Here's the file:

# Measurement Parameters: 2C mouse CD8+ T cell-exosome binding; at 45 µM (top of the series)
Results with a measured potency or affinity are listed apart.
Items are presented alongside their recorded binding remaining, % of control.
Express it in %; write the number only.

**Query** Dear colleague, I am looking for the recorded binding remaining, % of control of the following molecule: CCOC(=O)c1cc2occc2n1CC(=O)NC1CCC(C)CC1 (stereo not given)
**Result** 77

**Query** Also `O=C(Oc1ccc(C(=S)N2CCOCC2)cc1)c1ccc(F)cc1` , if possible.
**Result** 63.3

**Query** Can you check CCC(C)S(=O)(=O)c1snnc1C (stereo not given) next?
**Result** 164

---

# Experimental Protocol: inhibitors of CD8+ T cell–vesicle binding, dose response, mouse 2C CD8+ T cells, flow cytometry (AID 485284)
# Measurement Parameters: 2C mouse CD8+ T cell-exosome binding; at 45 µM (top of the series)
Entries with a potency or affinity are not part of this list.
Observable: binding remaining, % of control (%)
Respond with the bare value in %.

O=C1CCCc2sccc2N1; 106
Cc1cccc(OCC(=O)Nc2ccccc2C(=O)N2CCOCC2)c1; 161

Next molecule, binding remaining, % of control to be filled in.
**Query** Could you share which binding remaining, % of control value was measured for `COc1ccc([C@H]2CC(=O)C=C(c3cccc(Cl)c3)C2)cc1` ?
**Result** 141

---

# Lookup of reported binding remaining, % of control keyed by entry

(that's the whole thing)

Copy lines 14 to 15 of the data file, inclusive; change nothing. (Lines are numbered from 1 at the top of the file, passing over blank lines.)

Entries with a potency or affinity are not part of this list.
Observable: binding remaining, % of control (%)